Friday, February 22, 2013

Kara Candito

Kara Candito is the author of Taste of Cherry (University of Nebraska Press), winner of the 2008 Prairie Schooner Book Prize in Poetry. Her work has been published in AGNI, Blackbird, The Kenyon Review, Gulf Coast, Prairie Schooner, The Rumpus, and elsewhere. A recipient of scholarships from the Bread Loaf Writers' Conference, the Vermont Studio Center, and the Santa FeArts Institute, Candito is an Assistant Professor of Creative Writing at the University of Wisconsin, Platteville and a co-curator of the Monsters of Poetry Reading Series in Madison, WI.

FAMILY ELEGY IN A LATE STYLE OF FIRE                                                              
After Larry Levis
In the story no one tells, my Great Uncle Salvatore
is an errand boy for the mafiosi and ends up on the dance floor

of Cocoanut Grove in Boston, November, 1942, an hour
before the club ignites; this is one version of justice.

Now Levis would say that fire is so American. We know
he drank until all that remained of his world was a match

trembling down a cheap motel hall—the flame
finite and manageable—while behind the bolted doors

of every room on the floor little Neros played embossed
harps muttering E tu, ignis, e tu? And it’s true, I’d rather drown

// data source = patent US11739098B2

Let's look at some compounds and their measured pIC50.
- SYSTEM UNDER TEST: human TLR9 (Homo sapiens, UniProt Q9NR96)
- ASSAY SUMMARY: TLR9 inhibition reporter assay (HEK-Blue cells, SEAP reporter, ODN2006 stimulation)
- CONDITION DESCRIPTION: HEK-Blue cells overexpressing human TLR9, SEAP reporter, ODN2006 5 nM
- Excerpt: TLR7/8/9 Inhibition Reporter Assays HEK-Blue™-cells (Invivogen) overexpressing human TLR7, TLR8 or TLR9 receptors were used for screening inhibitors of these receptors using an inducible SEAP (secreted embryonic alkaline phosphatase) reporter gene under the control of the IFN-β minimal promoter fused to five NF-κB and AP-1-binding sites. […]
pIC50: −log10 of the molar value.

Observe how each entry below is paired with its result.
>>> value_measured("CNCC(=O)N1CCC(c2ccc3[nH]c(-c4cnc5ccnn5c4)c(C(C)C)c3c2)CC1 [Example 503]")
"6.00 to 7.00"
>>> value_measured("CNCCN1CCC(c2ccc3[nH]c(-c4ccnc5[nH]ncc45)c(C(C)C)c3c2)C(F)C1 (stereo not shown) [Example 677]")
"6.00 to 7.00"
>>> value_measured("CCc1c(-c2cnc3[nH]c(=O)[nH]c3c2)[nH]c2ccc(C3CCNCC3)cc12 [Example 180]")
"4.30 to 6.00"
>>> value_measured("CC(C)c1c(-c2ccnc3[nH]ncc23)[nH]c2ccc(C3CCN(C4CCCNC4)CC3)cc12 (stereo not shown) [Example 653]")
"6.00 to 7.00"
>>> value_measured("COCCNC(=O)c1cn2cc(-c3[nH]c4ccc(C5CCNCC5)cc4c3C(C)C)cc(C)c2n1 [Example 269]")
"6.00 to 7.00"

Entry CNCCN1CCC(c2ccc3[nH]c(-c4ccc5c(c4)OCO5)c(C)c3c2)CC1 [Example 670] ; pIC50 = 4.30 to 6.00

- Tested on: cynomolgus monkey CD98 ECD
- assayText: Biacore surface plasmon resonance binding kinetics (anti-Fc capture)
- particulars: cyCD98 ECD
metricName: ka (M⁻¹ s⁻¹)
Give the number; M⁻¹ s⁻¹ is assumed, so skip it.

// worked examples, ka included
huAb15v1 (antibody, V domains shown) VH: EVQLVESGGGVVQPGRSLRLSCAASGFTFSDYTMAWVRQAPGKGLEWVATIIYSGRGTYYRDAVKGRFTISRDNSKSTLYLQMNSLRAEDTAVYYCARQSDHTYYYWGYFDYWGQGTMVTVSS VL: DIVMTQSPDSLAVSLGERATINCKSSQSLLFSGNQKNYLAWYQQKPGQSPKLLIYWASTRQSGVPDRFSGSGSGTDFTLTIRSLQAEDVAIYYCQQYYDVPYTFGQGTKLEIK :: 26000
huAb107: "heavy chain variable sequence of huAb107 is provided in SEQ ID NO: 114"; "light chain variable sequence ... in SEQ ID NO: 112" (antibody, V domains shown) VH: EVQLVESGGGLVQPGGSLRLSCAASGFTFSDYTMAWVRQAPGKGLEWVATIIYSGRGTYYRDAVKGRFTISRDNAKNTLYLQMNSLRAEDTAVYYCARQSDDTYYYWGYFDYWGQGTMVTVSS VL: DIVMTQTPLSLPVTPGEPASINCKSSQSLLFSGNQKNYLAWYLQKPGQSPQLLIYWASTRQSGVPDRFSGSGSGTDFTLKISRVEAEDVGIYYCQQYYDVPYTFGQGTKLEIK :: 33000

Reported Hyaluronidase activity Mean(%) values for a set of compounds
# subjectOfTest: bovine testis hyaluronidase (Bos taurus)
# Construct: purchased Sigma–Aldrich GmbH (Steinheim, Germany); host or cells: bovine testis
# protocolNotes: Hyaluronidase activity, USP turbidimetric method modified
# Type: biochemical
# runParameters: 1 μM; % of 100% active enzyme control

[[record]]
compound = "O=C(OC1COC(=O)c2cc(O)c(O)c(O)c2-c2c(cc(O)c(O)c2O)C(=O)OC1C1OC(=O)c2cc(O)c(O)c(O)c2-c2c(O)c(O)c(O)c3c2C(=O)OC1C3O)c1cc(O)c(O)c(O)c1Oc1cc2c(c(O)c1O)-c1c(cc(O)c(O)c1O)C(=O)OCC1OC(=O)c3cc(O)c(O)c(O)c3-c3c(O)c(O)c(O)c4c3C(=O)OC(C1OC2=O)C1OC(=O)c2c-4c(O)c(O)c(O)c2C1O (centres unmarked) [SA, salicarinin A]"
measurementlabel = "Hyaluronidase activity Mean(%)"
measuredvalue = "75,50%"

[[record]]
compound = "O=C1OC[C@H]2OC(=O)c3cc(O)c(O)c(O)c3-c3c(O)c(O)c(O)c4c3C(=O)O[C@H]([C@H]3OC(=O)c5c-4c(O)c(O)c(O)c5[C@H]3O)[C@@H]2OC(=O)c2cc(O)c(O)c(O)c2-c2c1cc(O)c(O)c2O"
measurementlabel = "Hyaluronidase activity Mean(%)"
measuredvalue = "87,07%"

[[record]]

than burn, but the best death is undoubtedly getting lost
in a blizzard. Frost spends whole books stumbling through

snowy woods, though he never mentions how he ends up
in them, or how he gets out alive. Deer have been known

to swim out to sea without reason, and though the dumbest
end up as road-kill, I’ll put my faith in the long distance swimmers,

the Aeneases that wash up on strange shores and found
profane cities. Like fire and water, facts are tireless.

His last few months Salvatore bought jewels no one in Reggio
could imagine, and never wore them. One is a saint’s knuckle

cast in 18-carat gold. My grandfather keeps it in a backlit shadowbox.
In my drawer, there’s a blood-coral cornuto because the dead

will play the same dirge in the dark for years. And what
is more haunted than the feathery music of fire?

This November, I’ll get it right. I won’t imagine Salvatore
and the revolving door jammed with bodies, or the flashover’s

chemical boom, like the trapdoor of an ancient tomb stunned open.
I’ll go back to Calabria and find myself at fourteen, reading

a mystery novel under a bergamot tree. I might miss T.V.
I might be extravagantly bored. I might talk about churches

where no one is lighting candles for dead relatives.
Whose stage are you on?  Whose pyre are you in? I’ll ask myself

knowing I have to become someone else to answer this.
If, in the end, we get what we pay for, then I would like a receipt,

please. If, in the end, the band is playing Bell Bottom Trousers,
let that be his favorite song. Let him wade onto the dance floor,

into the slack-tide of a forgotten life; let him think of nothing—

When was this poem composed? How did it start?